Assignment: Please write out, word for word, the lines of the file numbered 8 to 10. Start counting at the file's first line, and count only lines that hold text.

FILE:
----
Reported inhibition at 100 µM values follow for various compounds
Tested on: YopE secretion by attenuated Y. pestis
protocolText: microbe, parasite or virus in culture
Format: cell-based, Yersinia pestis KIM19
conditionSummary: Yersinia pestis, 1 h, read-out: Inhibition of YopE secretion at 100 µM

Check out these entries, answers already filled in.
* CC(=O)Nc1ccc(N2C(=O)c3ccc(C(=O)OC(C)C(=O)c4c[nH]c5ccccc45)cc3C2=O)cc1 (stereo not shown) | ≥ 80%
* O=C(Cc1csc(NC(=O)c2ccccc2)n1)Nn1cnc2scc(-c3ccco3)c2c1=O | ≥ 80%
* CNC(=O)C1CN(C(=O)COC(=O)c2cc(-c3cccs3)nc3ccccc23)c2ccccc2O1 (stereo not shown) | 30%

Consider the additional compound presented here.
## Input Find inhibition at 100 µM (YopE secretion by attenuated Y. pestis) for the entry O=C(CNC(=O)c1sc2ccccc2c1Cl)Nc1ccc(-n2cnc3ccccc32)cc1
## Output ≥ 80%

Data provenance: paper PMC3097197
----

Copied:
* O=C(Cc1csc(NC(=O)c2ccccc2)n1)Nn1cnc2scc(-c3ccco3)c2c1=O | ≥ 80%
* CNC(=O)C1CN(C(=O)COC(=O)c2cc(-c3cccs3)nc3ccccc23)c2ccccc2O1 (stereo not shown) | 30%

Consider the additional compound presented here.